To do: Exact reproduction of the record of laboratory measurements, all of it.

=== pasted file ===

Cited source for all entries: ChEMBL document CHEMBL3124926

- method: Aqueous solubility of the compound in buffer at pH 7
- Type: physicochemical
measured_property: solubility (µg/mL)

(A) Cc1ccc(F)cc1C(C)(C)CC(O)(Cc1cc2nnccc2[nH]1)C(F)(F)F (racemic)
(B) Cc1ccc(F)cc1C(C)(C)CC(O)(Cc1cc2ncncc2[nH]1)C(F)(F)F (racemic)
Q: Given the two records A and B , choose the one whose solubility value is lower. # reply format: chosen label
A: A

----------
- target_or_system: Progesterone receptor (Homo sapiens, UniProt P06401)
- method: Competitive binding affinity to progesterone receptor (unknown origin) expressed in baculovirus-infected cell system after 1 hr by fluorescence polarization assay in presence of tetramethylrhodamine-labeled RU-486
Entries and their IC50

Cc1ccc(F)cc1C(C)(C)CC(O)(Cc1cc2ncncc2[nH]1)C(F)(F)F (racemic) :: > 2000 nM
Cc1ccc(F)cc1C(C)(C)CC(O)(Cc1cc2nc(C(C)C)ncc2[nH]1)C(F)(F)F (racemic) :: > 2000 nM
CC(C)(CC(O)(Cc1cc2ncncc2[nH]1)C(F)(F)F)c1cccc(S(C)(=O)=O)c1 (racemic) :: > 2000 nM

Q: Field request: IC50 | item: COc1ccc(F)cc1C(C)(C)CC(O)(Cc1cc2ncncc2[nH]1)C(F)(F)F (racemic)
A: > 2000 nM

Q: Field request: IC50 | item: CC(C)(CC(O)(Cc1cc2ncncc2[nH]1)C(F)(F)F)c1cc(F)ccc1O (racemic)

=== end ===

Cited source for all entries: ChEMBL document CHEMBL3124926

- method: Aqueous solubility of the compound in buffer at pH 7
- Type: physicochemical
measured_property: solubility (µg/mL)

(A) Cc1ccc(F)cc1C(C)(C)CC(O)(Cc1cc2nnccc2[nH]1)C(F)(F)F (racemic)
(B) Cc1ccc(F)cc1C(C)(C)CC(O)(Cc1cc2ncncc2[nH]1)C(F)(F)F (racemic)
Q: Given the two records A and B , choose the one whose solubility value is lower. # reply format: chosen label
A: A

----------
- target_or_system: Progesterone receptor (Homo sapiens, UniProt P06401)
- method: Competitive binding affinity to progesterone receptor (unknown origin) expressed in baculovirus-infected cell system after 1 hr by fluorescence polarization assay in presence of tetramethylrhodamine-labeled RU-486
Entries and their IC50

Cc1ccc(F)cc1C(C)(C)CC(O)(Cc1cc2ncncc2[nH]1)C(F)(F)F (racemic) :: > 2000 nM
Cc1ccc(F)cc1C(C)(C)CC(O)(Cc1cc2nc(C(C)C)ncc2[nH]1)C(F)(F)F (racemic) :: > 2000 nM
CC(C)(CC(O)(Cc1cc2ncncc2[nH]1)C(F)(F)F)c1cccc(S(C)(=O)=O)c1 (racemic) :: > 2000 nM

Q: Field request: IC50 | item: COc1ccc(F)cc1C(C)(C)CC(O)(Cc1cc2ncncc2[nH]1)C(F)(F)F (racemic)
A: > 2000 nM

Q: Field request: IC50 | item: CC(C)(CC(O)(Cc1cc2ncncc2[nH]1)C(F)(F)F)c1cc(F)ccc1O (racemic)